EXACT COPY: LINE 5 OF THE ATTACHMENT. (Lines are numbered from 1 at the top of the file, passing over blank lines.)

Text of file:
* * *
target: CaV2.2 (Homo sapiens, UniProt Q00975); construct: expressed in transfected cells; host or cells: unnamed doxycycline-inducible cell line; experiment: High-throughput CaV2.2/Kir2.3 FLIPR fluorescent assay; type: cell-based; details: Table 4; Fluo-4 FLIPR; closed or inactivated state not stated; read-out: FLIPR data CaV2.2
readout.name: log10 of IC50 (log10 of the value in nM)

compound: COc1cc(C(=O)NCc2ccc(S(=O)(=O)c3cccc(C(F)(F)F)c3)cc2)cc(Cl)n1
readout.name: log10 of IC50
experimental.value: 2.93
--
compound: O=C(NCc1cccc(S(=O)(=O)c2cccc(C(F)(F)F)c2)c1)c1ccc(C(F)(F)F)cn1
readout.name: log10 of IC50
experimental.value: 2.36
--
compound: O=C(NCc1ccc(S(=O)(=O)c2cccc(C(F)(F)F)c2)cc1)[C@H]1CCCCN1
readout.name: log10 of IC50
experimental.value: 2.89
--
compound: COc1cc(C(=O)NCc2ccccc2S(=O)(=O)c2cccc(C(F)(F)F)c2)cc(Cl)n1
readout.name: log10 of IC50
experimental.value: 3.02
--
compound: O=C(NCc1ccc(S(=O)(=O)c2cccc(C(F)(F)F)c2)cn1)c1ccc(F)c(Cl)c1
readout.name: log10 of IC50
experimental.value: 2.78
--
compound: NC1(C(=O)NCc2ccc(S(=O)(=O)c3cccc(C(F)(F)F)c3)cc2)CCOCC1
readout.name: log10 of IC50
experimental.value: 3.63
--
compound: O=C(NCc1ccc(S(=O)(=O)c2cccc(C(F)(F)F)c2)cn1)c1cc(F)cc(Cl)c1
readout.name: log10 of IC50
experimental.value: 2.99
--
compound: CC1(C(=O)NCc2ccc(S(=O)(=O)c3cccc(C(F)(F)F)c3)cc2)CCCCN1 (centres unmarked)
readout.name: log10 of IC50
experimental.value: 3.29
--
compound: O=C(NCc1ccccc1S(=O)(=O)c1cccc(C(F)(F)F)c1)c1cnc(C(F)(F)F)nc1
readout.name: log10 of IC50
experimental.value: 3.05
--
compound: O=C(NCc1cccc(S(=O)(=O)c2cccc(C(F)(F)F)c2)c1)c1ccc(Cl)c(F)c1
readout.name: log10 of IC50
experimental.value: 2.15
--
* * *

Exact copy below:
experimental.value: 2.93